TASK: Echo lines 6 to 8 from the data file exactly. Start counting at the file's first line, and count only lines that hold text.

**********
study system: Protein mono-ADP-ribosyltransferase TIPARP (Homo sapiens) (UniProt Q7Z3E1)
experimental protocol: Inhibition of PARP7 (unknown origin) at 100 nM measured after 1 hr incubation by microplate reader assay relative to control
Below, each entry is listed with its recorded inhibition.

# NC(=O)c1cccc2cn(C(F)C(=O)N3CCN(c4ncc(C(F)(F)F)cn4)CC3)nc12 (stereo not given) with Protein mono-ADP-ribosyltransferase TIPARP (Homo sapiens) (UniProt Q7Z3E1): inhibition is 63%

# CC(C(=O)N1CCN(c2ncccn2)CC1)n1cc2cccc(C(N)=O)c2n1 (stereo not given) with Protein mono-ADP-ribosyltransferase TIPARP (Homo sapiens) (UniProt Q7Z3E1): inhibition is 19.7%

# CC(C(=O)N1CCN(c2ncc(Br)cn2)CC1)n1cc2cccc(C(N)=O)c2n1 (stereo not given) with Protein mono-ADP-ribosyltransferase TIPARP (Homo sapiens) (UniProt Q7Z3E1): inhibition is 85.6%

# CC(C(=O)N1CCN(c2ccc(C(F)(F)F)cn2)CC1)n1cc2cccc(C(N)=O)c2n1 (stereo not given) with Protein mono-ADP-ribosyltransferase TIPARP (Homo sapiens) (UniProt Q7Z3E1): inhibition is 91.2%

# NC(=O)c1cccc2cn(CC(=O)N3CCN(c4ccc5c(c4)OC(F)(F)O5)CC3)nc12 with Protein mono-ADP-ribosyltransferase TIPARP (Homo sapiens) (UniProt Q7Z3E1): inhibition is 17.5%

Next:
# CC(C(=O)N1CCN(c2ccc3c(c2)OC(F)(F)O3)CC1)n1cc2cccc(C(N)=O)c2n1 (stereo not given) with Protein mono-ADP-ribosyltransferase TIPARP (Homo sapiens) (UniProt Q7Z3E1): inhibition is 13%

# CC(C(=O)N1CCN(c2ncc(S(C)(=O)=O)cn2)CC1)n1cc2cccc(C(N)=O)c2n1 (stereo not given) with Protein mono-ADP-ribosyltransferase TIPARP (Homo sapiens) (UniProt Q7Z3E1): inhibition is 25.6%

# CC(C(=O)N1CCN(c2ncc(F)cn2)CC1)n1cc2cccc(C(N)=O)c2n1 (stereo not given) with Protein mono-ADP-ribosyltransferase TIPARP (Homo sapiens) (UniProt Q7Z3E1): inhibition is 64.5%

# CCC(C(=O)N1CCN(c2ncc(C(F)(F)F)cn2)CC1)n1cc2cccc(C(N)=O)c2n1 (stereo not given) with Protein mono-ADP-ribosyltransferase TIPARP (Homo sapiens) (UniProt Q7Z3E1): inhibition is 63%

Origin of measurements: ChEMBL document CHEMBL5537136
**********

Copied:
# CC(C(=O)N1CCN(c2ncc(Br)cn2)CC1)n1cc2cccc(C(N)=O)c2n1 (stereo not given) with Protein mono-ADP-ribosyltransferase TIPARP (Homo sapiens) (UniProt Q7Z3E1): inhibition is 85.6%

# CC(C(=O)N1CCN(c2ccc(C(F)(F)F)cn2)CC1)n1cc2cccc(C(N)=O)c2n1 (stereo not given) with Protein mono-ADP-ribosyltransferase TIPARP (Homo sapiens) (UniProt Q7Z3E1): inhibition is 91.2%

# NC(=O)c1cccc2cn(CC(=O)N3CCN(c4ccc5c(c4)OC(F)(F)O5)CC3)nc12 with Protein mono-ADP-ribosyltransferase TIPARP (Homo sapiens) (UniProt Q7Z3E1): inhibition is 17.5%